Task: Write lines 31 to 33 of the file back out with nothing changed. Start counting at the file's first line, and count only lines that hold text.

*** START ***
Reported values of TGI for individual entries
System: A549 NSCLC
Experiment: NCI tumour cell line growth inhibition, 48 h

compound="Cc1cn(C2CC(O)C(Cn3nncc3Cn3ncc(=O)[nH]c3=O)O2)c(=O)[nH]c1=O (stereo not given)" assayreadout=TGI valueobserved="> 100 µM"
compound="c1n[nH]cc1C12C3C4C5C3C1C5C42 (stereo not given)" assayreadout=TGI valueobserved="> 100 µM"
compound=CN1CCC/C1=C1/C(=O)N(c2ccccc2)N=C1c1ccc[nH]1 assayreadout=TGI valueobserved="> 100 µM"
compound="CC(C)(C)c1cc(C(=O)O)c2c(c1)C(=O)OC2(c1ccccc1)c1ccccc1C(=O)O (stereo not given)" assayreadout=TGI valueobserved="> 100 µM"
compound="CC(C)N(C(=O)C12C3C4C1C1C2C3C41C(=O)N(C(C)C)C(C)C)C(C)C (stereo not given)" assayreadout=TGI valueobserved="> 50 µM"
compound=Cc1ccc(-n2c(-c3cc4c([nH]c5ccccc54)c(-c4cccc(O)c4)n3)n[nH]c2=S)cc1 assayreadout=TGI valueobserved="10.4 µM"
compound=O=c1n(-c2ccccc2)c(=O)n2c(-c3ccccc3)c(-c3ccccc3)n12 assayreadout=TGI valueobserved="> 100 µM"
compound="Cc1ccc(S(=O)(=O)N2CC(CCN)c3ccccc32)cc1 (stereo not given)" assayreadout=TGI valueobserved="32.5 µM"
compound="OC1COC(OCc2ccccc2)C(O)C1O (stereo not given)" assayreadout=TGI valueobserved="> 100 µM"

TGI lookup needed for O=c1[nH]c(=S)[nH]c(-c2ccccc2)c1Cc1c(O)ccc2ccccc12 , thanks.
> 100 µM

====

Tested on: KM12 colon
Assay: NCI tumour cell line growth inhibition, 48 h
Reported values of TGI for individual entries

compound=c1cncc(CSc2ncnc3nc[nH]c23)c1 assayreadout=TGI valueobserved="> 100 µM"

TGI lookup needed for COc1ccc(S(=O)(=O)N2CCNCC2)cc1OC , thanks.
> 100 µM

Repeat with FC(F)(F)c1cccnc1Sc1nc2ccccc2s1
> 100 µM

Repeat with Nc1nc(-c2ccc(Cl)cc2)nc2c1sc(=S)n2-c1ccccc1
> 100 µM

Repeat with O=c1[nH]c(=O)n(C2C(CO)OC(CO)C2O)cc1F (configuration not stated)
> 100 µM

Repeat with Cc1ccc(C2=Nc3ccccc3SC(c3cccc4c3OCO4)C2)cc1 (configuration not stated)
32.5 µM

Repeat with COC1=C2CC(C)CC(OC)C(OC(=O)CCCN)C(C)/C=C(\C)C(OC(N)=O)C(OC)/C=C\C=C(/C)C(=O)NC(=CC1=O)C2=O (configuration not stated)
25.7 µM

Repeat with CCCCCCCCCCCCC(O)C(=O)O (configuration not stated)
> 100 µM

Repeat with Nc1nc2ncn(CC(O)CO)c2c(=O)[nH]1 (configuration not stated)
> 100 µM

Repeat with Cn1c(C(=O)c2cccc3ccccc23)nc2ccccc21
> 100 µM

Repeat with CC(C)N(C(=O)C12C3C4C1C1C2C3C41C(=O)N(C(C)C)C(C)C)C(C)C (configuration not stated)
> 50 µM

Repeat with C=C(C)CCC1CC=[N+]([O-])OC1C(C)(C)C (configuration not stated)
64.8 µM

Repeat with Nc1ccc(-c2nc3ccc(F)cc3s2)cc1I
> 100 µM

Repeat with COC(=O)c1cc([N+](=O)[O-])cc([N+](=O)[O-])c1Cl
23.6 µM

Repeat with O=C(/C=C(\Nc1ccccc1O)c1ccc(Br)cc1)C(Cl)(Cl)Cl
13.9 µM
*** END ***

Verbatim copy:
25.7 µM

Repeat with CCCCCCCCCCCCC(O)C(=O)O (configuration not stated)
> 100 µM